Encyclopedia of the Exquisite, by Jessica Kerwin Jenkins, and published by Nan A. Talese/Doubleday, takes a cue from the exotic encyclopedias of the 16th century, which brimmed with mysterious artifacts, focusing on the elegant, the rare, the commonplace and the delightful. A compendium of luxury that merges whimsy and practicality, the book traipses through all the fine arts, showcasing every sphere of style: fashion, food, travel, home, garden and beauty.
In the spirit of renewing old sources of beauty, and using an anecdotal approach, each entry proffers an array of engaging stories. Among them: the explosive history of champagne; the art of lounging on a divan; the emergence of “frillies,” the first lacy, racy lingerie; the luxe legend of sweet-smelling saffron; the riot incited by the appearance of London’s first top hat; Julia Child’s tip for cooking the perfect omelet; the polarizing practice of wearing red lipstick during WWII; Louis XIV’s fondness for the luscious Bartlett pear; the Indian origin of badminton; Europe’s 17th century false beauty mark fad; the evolution of the Japanese kimono; the pilgrimage of Central Park’s Egyptian obelisk; and the thrill of dining alfresco.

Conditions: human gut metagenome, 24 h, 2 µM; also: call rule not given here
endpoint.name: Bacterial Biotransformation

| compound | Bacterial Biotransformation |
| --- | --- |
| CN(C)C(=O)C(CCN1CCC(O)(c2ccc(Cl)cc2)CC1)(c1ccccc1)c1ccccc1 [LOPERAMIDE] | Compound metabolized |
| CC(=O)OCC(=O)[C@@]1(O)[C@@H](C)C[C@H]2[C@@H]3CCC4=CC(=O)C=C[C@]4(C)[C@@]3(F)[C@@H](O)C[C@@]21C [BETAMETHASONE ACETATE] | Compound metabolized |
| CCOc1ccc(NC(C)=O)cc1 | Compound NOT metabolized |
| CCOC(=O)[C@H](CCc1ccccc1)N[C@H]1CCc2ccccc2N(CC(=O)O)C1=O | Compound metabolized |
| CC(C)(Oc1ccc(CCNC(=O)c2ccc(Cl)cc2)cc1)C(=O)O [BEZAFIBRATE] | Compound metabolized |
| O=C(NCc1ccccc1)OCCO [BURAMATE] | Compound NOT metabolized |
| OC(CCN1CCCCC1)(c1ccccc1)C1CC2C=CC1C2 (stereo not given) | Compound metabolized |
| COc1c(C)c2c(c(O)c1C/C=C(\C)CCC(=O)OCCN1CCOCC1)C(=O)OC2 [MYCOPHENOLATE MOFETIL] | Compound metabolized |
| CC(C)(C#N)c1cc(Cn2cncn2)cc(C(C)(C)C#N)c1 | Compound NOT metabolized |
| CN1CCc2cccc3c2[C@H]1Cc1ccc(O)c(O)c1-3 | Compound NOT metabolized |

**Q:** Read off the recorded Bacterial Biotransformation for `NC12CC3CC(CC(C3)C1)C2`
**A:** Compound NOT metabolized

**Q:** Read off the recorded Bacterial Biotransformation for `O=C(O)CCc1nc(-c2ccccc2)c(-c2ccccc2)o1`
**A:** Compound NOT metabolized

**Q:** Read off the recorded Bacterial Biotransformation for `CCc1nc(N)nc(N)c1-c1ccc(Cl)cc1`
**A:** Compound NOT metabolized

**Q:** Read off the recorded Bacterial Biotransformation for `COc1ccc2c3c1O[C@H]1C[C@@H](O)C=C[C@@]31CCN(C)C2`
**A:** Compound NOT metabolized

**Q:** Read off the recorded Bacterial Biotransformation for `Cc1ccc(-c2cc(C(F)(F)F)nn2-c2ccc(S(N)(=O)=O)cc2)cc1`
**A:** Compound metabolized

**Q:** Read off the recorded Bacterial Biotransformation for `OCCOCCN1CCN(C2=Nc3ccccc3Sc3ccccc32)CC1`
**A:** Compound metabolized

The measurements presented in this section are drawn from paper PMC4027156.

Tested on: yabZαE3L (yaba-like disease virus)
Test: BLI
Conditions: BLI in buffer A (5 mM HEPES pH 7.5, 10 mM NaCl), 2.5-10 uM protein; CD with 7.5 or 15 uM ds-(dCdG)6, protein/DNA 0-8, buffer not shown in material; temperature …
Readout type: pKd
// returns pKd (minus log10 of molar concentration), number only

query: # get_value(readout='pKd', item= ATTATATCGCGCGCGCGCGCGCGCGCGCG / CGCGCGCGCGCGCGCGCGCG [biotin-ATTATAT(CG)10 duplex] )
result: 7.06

Encyclopedia of the Exquisite is a lifestyle guide for the Francophile and the Anglomaniac, the gourmet and the style maven, the armchair traveler and the art-lover. It’s an homage to the esoteric world of glamour that doesn’t require much spending, but makes us feel rich.
to get in touch: jessica.kerwin.jenkins (at) gmail.com